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Paper No. 3
Presentation Time: 8:00 AM-6:00 PM


FERRARI, José Antonio, HIRUMA, Silvio Takahi and ARMANI, Gustavo, Instituto Geológico - SMA, Av. Miguel Stefano 3900, São Paulo - SP, 04301-903, Brazil,

In the southern mountains of São Paulo State, Southeastern Brazil, karst aquifers occur on plateaus developed on folded Precambrian rocks. The climate in this region is classified as warm and wet, with no dry season, the mean annual rainfall is 1575 mm. The carbonate plateaus covered by Atlantic Rainforest are characterized by polygonal karst and receive important allogenic recharge from surrounding psammitic crests. In this region, Betari River valley cuts limestone belts and is the discharge zone of karst aquifers.

The water level of four springs (Santana – ST, Couto – CT, Água Suja – AS and Zezo – Z), and the rainfall are being monitored in Betari valley. Preliminary results (summer-autumn, 2009-2010) about aquifer’s hydrodynamics are presented using time series structure checking tools, like autocorrelation, lag plot and spectral Fourier analysis. The cross correlation function (CCF) is used to assess the relationship between rain impulse and the spring response.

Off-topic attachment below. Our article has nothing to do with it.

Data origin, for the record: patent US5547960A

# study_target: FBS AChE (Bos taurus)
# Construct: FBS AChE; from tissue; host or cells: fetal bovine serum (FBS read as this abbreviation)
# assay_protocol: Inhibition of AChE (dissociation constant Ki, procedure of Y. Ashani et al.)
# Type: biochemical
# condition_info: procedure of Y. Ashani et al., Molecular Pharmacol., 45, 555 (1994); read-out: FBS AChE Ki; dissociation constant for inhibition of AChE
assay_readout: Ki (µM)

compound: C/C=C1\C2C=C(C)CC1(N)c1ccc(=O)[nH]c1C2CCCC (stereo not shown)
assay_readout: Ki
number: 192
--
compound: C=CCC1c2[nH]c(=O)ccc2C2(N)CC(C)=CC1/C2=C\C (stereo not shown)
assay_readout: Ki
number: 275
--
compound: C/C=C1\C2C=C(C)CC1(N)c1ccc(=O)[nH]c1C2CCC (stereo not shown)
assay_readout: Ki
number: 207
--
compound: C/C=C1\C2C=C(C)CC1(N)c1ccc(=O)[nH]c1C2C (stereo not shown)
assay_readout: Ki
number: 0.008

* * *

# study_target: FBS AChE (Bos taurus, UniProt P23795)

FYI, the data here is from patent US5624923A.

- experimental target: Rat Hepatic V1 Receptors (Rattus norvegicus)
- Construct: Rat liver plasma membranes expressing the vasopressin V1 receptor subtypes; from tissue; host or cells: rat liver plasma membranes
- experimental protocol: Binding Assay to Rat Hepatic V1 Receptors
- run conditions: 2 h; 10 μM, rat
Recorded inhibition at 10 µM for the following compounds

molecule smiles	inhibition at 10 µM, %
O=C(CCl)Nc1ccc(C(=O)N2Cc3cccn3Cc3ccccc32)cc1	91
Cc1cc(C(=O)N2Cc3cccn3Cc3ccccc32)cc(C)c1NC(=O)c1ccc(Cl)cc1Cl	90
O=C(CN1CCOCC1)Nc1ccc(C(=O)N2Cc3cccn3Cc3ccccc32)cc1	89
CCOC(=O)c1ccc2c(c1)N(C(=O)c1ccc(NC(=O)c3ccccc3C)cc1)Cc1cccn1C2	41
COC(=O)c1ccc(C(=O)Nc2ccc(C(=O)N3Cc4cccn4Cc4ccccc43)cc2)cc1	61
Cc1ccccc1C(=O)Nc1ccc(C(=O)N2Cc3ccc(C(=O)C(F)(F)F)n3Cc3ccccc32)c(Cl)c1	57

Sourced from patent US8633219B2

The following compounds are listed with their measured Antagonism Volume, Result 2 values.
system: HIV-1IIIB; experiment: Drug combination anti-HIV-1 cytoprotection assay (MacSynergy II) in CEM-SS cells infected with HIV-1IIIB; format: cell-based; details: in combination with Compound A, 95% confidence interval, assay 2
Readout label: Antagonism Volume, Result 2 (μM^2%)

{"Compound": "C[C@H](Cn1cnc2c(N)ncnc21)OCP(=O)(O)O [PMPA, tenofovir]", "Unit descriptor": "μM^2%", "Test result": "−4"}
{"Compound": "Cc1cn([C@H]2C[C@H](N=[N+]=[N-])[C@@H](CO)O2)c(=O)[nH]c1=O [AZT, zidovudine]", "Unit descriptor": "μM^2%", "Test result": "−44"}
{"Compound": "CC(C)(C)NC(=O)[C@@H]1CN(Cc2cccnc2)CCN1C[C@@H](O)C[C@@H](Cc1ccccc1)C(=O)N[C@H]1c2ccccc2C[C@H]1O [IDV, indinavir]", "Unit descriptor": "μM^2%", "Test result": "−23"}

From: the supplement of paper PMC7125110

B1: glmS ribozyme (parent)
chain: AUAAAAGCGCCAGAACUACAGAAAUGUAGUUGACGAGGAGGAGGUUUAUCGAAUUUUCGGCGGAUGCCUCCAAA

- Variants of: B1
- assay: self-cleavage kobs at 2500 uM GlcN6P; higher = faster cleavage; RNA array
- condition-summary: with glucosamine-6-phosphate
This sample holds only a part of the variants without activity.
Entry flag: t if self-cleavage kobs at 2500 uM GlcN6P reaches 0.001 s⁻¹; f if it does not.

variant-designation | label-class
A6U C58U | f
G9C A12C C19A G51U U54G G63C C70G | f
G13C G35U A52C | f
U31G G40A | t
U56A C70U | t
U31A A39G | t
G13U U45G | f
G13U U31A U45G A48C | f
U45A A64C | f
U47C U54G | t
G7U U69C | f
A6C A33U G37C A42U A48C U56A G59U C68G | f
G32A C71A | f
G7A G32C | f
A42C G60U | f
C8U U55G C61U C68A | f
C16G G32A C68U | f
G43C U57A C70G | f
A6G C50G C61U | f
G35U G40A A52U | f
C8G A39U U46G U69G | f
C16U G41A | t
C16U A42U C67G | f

According to the autocorrelation, spectral Fourier and lag plot analyses, rainfall data don’t show visible periodicities, the signal appears fairly random. The same analysis applied to the water level in the springs indicates the presence of an autoregressive model, there is high association between an observation and the succeeding one. The systems’ memories obtained with autocorrelation (time to reach r=0.2, daily data) are the following: Z - 27, ST - 35, AS - 36, CT – 40. The absence of structure in the rainfall signal and its existence in springs indicate that the system works as a filter. In this sense, the degree of transformation of the input signal provides information on the nature of the flow in the system; inertial systems have greater storage capacity.

The CCF between rainfall and water level in springs gives an estimation of the particle travel times through the aquifer. The spring CCF signal is stronger for AS and CT (0.34 and 0.33), with response times of 5 h and 4 h respectively. For ST and Z, the CCF signal value and response time are respectively 0.27, 10 h and 0.21, 18 h.

By the end of the monitoring stage, the hydrological time series will be analysed with tracer tests results and geological and geomorphic attributes; this information will be important to define protection zones for the karst aquifers.

Research sponsored by FAPESP Proc. 2009/05115-5

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